How do you separate the marital relationship from the working relationship? Today, Allison and Ryan share their thoughts.
I started working with Ryan in January, and I believe we had a solid six week run before it happened.
I was working on a case that was challenging me on every level, and I needed to get it right. This meant I was mulling it over constantly, both silently and out loud as we went about our weekend. I think we need to say X. The best way to phrase that concept would be to say Y. How do we express to the court that Z happened?
Look, I take work home, and I was really excited about living with someone who actually understood everything I was working on. I could skip the background and head straight for the juicy parts!
So there we were, and it was a wintery Sunday so odds are good we were trapped inside. We were talking about this case, and it suddenly struck me: we’d spent all weekend talking about that case. You know those moments parents steal when they’re raising young children? Those fleeting, precious minutes when the kids aren’t running with scissors or throwing paint on the dog, and you can connect like adult humans and maybe, you know, talk about something other than whose turn it is to change the diaper? All of ours had been spent discussing work.
We were boring.
Ever since that realization, working together has meant setting boundaries. Yes, it’s great to have someone with whom to discuss interesting legal issues, but we are more than our careers. We are individuals with distinct interests, and we need to continue to honor that. We are a married couple with a life outside of the legal realm. Consequently, this means that “working together” really means working on separate matters.
It also means supporting each other when we pursue our independent interests. And finally, it means setting aside time to discuss matters other than what type of motion to file next, and changing the subject when dinner table talk is dominated by work.
In these ways, we can continue to care for each other as partners in life, and not just in law.
Starting a law firm is consuming. The list of things that needs to be done to get a practice off the ground and sustain it is daunting. There are late nights, long days, and never ending worries.
When I began my journey as a solo it was me. All me. I was the lawyer, CFO, CEO, marketer, web designer, blogger, bookkeeper, cleaning service, office manager, and IT guy. Allison was an attorney for the CT General Assembly. There were some what compartmentalized work and home lives.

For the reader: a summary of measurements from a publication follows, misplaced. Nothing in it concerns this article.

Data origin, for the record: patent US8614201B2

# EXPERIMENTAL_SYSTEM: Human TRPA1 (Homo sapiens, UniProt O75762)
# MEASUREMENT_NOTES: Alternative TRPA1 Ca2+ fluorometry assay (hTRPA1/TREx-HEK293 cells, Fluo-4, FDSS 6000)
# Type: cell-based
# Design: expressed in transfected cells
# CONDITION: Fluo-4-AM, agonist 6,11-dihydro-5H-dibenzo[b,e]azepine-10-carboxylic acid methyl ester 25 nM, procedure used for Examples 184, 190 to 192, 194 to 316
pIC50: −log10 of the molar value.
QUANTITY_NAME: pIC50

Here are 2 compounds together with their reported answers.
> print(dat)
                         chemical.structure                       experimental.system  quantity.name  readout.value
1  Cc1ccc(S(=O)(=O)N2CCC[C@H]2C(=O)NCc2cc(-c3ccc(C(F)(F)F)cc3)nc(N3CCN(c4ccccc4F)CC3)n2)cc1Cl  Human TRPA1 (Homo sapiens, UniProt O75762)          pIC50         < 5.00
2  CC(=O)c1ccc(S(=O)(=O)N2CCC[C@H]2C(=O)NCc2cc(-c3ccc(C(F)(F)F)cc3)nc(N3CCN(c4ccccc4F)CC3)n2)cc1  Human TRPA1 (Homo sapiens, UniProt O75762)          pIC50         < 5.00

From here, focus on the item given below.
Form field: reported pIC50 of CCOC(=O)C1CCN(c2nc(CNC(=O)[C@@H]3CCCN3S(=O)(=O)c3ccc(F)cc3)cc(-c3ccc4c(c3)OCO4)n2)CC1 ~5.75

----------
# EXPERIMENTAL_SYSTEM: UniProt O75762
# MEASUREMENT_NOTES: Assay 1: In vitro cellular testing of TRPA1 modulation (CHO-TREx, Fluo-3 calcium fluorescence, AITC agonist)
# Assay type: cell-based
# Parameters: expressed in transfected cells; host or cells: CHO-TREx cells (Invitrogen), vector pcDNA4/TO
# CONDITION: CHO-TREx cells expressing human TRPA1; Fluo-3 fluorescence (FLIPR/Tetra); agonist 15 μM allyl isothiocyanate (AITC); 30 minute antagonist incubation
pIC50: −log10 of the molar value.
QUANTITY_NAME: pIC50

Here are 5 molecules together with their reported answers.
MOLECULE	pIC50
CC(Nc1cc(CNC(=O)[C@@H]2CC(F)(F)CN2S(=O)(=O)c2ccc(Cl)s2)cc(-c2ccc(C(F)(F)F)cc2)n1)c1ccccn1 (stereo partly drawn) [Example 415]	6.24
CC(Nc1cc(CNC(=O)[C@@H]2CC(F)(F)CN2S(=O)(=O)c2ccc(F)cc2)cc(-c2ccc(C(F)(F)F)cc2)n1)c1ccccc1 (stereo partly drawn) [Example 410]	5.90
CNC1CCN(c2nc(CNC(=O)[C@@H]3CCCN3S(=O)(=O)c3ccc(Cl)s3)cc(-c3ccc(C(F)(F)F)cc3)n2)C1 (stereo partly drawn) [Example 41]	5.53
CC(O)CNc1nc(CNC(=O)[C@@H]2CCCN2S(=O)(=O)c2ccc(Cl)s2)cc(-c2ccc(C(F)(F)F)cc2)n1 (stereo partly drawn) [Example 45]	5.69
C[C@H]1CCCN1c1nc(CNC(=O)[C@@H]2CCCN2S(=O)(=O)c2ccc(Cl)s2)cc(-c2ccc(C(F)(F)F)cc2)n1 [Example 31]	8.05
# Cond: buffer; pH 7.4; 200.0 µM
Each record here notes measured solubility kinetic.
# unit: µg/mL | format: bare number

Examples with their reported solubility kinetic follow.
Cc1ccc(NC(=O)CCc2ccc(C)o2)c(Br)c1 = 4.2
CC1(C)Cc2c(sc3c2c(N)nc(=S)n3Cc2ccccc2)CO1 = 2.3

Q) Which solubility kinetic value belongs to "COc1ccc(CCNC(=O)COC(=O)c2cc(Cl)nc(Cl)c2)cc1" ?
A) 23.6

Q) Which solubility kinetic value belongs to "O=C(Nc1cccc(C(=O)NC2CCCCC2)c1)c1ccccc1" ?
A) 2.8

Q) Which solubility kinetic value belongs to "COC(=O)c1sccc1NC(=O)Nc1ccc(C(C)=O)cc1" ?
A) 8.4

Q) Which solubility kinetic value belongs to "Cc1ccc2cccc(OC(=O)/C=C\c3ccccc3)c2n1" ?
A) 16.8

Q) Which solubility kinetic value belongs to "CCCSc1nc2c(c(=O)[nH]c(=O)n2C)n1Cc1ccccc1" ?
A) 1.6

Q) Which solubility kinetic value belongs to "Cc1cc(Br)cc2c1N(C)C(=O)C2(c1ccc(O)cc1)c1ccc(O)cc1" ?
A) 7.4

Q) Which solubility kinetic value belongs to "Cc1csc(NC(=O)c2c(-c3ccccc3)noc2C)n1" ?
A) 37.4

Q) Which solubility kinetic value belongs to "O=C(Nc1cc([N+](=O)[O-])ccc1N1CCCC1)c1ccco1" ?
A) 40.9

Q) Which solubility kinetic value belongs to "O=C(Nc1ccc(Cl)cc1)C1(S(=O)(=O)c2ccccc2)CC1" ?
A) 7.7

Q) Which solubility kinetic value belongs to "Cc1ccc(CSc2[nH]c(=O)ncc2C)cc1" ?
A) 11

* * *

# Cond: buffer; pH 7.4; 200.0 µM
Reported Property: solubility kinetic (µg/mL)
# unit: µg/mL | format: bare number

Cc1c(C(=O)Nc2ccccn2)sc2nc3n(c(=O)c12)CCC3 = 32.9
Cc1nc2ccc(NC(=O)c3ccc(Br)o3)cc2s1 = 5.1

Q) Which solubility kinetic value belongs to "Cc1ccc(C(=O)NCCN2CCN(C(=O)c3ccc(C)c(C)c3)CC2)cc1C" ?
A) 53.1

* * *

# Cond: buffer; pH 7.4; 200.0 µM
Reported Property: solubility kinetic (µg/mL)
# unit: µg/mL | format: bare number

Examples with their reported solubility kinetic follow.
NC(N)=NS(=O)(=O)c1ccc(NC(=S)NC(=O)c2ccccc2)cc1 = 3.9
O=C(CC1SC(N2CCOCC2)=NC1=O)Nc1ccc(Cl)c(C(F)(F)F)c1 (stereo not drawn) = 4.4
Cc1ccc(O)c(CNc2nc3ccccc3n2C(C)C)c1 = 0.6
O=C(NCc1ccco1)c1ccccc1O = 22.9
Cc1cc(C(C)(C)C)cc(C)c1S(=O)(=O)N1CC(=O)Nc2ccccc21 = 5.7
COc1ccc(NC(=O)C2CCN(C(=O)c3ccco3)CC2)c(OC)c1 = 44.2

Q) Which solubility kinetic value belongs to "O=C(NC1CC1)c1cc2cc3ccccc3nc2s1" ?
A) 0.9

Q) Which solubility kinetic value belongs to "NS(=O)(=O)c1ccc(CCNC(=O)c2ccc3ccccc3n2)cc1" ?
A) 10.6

When Allison joined the firm – those lines blurred. What was my business was suddenly our business. An all consuming business.
As is often the case in small firm practice, it was baptism by fire for Allison. She jumped right into the fray. Our firm had been hired to handle an appeal. Not just any appeal, one of the more significant appeals in Connecticut this year on a case that has garnered national attention.
Allison is a better writer than me. That’s who she is. She is a writer. She took on the tasks of writing the briefs. While I worked on a number of issues related to the appeal and on other cases.
The case started to creep into all of our time. We cared desperately about doing the best job we could for a client we firmly believed had been wronged.
Breakfasts, lunches, dinners, weekends, and evenings were filled with the case. “What do you think about framing it this way?” or “How about this?” or “What do you think they’ll ask about at oral argument?”
Being partners was taking the space that used to be reserved for being spouses. Talking about motions to supplement the record on a Saturday night after the kids go to bed is beyond lame – it is unhealthy.
You must push back. Boundaries are good.
There’s no getting away from having to talk about work at home. That is what we did before we started working together.
Once the dust settled from the case it was a relief. It was a time to reflect and examine where the first 6 months of partnership had brought us. One of the things that emerged was the need to set aside time to actively engage in being a spouse and pushing the business aside.
If you’ve worked with your spouse you can probably relate. If you haven’t, strongly consider setting aside time every day to just be married and create a “no business” zone if you will. Though that can be easier said than done.
I can’t wait for our “no work….no kids” dinner on Saturday night.
All opinions, advice, and experiences of guest bloggers/columnists are those of the author and do not necessarily reflect the opinions, practices or experiences of Solo Practice University®.